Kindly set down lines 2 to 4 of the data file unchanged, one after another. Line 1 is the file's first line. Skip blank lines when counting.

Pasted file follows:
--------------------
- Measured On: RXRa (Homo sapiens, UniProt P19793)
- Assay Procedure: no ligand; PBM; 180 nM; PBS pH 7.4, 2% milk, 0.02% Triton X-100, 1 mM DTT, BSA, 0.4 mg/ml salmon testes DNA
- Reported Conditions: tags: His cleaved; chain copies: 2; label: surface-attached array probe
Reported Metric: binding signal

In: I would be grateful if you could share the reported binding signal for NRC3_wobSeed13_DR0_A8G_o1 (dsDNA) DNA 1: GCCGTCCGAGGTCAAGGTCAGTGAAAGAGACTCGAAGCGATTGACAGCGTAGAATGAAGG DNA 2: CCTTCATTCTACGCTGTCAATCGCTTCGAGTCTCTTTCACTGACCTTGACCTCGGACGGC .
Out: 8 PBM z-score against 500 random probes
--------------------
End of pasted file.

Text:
- Assay Procedure: no ligand; PBM; 180 nM; PBS pH 7.4, 2% milk, 0.02% Triton X-100, 1 mM DTT, BSA, 0.4 mg/ml salmon testes DNA
- Reported Conditions: tags: His cleaved; chain copies: 2; label: surface-attached array probe
Reported Metric: binding signal